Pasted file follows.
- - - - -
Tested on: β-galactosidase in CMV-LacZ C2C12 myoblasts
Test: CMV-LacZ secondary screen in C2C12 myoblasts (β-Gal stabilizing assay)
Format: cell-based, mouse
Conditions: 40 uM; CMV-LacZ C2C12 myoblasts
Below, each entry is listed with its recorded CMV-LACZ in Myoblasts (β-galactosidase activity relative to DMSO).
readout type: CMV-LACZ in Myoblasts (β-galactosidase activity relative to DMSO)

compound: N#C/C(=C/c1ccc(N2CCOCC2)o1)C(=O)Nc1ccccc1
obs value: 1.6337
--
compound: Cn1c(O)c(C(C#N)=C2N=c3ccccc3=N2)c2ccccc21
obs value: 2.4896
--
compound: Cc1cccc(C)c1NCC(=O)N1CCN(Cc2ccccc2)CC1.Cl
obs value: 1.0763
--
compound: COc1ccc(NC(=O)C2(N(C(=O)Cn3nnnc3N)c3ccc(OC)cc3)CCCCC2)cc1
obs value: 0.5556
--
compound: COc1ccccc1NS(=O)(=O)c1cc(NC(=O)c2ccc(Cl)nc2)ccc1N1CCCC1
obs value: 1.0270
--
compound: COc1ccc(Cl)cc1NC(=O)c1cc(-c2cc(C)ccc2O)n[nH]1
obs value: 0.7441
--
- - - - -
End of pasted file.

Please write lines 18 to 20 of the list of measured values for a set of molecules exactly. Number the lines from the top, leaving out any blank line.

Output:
--
compound: COc1ccccc1NS(=O)(=O)c1cc(NC(=O)c2ccc(Cl)nc2)ccc1N1CCCC1
obs value: 1.0270